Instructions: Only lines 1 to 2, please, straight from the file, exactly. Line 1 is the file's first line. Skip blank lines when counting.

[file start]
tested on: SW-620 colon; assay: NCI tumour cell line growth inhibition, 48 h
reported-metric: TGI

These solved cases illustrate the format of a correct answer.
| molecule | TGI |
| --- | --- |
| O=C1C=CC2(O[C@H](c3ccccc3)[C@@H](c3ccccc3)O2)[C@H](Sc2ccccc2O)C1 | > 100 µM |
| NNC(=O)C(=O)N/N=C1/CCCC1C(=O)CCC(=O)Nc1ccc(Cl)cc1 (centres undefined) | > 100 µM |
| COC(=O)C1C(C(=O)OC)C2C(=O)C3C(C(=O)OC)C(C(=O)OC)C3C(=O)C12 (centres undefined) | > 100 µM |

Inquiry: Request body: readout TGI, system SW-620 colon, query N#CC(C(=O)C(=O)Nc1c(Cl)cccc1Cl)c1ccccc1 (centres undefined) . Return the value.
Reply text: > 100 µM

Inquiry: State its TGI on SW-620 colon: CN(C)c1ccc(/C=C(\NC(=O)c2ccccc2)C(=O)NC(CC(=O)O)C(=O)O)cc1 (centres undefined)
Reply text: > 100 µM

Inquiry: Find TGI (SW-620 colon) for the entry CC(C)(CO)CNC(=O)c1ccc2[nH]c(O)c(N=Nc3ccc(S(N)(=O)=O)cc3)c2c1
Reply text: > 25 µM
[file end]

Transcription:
tested on: SW-620 colon; assay: NCI tumour cell line growth inhibition, 48 h
reported-metric: TGI